Running
Triathlon
October 4, 2017

The Pros And Cons Of Training By Pace

Unless you’ve been off grid or living under a rock, you’ve likely noticed the growing popularity of training by pace.

The sense of satisfaction you get from pushing yourself and seeing the pace go up gives you a sense of fulfilment and achievement. The kudos you get on Strava only fuel this feeling and your ego swells with pride.

I get it.

With the introduction of pace monitors, tracking your output has become the “in” thing and has never been easier. But, like anything, training by pace has both its pros and its cons.

As discussed in our last postheart rate, feel and pace can all be used as a “measure of intensity” to guide a runner through a training session or a race. Each of these methods has pros and cons and today, I will be discussing what I believe are the pros and cons of training by pace.

The Good: The Pros Of Training By Pace

Pace Is Objective.
Unlike feel, which is a subjective measure, pace is an objective measure of intensity. Because it’s objective, training by pace leaves little room for interpretation. You’re either running at your desired pace or you’re not.

Pace Is Immediate.
Pace responds to an increase in effort, just as your car speedometer does when you hit the gas pedal. Assuming similar terrain, an increase in effort is immediately reflected with an increase in pace – there is no lag.

Pace Is Output.
The numbers on your pace monitor reflect the output of the work you are doing. Without any objective feedback, you can feel really good and think you’re going really fast when in reality, you’re not. You may just feel great because you’re running at a low pace, even if it feels like you are moving fast.

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The Bad: The Cons Of Training By Pace

Pace Excludes Effort.
Because pace is a measure of output, the numbers on your pace monitor are not taking into account how hard you are working to produce that pace.

Many runners that I speak with, have set a goal time, calculated their pace and then set out to run at that pace for as long as possible. This is shortsighted.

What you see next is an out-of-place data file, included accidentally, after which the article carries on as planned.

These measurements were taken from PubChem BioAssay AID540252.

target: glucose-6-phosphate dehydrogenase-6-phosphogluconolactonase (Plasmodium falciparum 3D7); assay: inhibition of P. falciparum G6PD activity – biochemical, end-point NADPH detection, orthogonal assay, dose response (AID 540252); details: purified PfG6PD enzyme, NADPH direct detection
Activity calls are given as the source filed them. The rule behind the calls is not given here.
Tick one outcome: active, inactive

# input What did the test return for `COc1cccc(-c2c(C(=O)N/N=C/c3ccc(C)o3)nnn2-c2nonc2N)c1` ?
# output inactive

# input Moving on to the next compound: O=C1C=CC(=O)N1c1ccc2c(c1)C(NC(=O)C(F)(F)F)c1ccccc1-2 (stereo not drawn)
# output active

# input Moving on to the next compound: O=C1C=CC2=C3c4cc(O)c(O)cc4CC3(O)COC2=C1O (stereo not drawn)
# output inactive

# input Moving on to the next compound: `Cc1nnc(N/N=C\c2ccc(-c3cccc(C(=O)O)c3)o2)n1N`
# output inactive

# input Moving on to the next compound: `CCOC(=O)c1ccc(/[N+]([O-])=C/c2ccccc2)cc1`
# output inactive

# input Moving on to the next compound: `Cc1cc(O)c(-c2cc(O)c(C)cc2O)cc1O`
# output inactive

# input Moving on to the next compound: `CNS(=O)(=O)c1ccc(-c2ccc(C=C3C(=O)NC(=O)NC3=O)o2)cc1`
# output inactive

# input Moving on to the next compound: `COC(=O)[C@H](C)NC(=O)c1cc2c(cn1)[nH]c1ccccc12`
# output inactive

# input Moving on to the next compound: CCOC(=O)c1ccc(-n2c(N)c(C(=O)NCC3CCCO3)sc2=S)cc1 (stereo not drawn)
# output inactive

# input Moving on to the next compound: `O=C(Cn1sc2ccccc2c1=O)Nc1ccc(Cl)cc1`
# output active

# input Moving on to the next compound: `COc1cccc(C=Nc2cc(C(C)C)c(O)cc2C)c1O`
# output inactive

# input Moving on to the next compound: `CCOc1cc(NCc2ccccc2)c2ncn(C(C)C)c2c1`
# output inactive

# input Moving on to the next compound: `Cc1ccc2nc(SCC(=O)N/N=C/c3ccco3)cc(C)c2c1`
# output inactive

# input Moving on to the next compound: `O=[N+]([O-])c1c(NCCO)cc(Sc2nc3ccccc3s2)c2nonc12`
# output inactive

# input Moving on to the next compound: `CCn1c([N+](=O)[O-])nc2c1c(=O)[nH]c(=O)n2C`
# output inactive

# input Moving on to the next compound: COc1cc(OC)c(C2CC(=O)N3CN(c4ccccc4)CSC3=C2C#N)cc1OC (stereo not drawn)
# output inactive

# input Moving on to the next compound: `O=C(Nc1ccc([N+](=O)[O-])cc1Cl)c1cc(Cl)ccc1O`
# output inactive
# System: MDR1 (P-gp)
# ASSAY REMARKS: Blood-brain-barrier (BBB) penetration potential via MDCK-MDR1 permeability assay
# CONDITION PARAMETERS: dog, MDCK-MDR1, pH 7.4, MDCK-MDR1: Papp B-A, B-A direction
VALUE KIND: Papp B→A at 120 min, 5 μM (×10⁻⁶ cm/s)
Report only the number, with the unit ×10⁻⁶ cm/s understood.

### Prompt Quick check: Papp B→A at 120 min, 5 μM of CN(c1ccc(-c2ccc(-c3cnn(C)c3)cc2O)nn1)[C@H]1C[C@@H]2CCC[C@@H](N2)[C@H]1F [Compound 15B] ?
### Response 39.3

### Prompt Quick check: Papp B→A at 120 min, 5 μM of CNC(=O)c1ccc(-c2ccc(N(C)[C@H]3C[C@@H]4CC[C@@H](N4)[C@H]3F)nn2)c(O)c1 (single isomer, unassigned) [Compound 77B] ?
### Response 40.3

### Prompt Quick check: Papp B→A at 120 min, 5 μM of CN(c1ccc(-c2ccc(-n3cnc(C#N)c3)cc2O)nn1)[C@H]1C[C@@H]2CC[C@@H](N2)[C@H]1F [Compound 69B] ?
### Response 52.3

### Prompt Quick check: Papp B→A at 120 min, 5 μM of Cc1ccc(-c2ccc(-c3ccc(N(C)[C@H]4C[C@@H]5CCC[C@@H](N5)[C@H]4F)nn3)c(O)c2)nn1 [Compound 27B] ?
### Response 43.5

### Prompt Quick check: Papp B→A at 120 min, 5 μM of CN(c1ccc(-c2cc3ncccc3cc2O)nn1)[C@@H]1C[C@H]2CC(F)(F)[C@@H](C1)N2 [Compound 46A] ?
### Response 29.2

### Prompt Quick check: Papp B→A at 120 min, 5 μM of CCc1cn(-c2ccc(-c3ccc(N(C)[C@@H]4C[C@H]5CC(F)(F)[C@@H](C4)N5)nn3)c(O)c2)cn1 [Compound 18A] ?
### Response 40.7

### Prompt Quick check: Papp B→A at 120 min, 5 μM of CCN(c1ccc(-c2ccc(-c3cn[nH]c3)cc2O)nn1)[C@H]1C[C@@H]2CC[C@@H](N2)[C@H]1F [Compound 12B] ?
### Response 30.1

1. You can’t keep pushing harder and harder forever. At some point (relatively quickly) you will plateau and will stop improving.
  2. Pushing yourself hard all the time is a high-risk way of training that significantly increases your chances of suffering an injury or getting sick.
  3. Pushing yourself hard all the time leaves you feeling constantly tired which can leave you moody and negatively affect other areas of your life.

The goal then, shouldn’t be to increase the pace by upping the effort. The goal should be to increase your pace at any given effort.

For example, if today you can run at a heart rate of 140 bpm and produce a pace of 6:00 /km and in 3 months you run at the same 140 bpm heart rate and produce a pace of 5:30 /km, you have become more efficient and you have developed your aerobic speed.

Pace Excludes Environment.
In a similar vein to the above point, environmental stress is not reflected in the numbers on your pace monitor. Producing a given pace in hot and humid conditions, over tough terrains like sand or grass, or on hills is much more difficult than in cooler climates on a flat, concrete surface.

Pace Fuels Ego And Can Lead To Shortcuts.
A fast pace indicated on your pace monitor helps to fuel your sense of self-esteem and makes you look good in front of your friends and training buddies. Unfortunately, this ego-fuelled training often pushes you to train above a level that you’re currently conditioned to handle and will often lead you to take shortcuts in pursuit of your ‘goal race time’ pace.

Instead of training at the pace and effort that you should be given your current fitness level, looking good and the worry that you’re not on track leads you to push the pace before you should.

In Closing

Pace is a great metric to track for runners but it should be used carefully. Because pace is a measure of output, it’s very easy to push too hard, too often. and will regularly lead runners into taking shortcuts in pursuit of a goal time that may or may not be realistic.

For a more complete picture, use heart rate in conjunction with pace to monitor your internal and external performance. Over time you should see that your pace at a given HR improves – this is the goal!

AuthorBen PulhamBen Pulham is a former professional triathlete and the founder of Coached, a heart rate training programme that helps you optimise, track and enjoy your training.